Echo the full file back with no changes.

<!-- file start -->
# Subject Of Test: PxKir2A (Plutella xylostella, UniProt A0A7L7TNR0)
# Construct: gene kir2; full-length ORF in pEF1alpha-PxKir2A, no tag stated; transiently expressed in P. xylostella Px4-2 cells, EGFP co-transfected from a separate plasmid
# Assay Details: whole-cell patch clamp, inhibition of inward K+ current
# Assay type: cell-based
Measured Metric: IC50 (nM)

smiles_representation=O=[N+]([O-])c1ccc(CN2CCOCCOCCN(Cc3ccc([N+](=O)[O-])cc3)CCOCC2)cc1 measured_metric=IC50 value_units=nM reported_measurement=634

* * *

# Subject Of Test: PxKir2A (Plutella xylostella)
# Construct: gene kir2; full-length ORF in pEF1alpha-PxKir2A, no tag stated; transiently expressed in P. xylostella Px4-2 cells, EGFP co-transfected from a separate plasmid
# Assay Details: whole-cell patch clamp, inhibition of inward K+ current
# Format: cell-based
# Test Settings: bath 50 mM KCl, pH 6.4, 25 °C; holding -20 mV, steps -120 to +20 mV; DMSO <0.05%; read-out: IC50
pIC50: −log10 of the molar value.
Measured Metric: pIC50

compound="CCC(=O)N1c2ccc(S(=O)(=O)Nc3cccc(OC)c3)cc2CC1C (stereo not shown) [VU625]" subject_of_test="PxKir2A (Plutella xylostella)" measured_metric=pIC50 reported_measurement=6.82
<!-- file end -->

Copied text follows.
# Subject Of Test: PxKir2A (Plutella xylostella, UniProt A0A7L7TNR0)
# Construct: gene kir2; full-length ORF in pEF1alpha-PxKir2A, no tag stated; transiently expressed in P. xylostella Px4-2 cells, EGFP co-transfected from a separate plasmid
# Assay Details: whole-cell patch clamp, inhibition of inward K+ current
# Assay type: cell-based
Measured Metric: IC50 (nM)

smiles_representation=O=[N+]([O-])c1ccc(CN2CCOCCOCCN(Cc3ccc([N+](=O)[O-])cc3)CCOCC2)cc1 measured_metric=IC50 value_units=nM reported_measurement=634

* * *

# Subject Of Test: PxKir2A (Plutella xylostella)
# Construct: gene kir2; full-length ORF in pEF1alpha-PxKir2A, no tag stated; transiently expressed in P. xylostella Px4-2 cells, EGFP co-transfected from a separate plasmid
# Assay Details: whole-cell patch clamp, inhibition of inward K+ current
# Format: cell-based
# Test Settings: bath 50 mM KCl, pH 6.4, 25 °C; holding -20 mV, steps -120 to +20 mV; DMSO <0.05%; read-out: IC50
pIC50: −log10 of the molar value.
Measured Metric: pIC50

compound="CCC(=O)N1c2ccc(S(=O)(=O)Nc3cccc(OC)c3)cc2CC1C (stereo not shown) [VU625]" subject_of_test="PxKir2A (Plutella xylostella)" measured_metric=pIC50 reported_measurement=6.82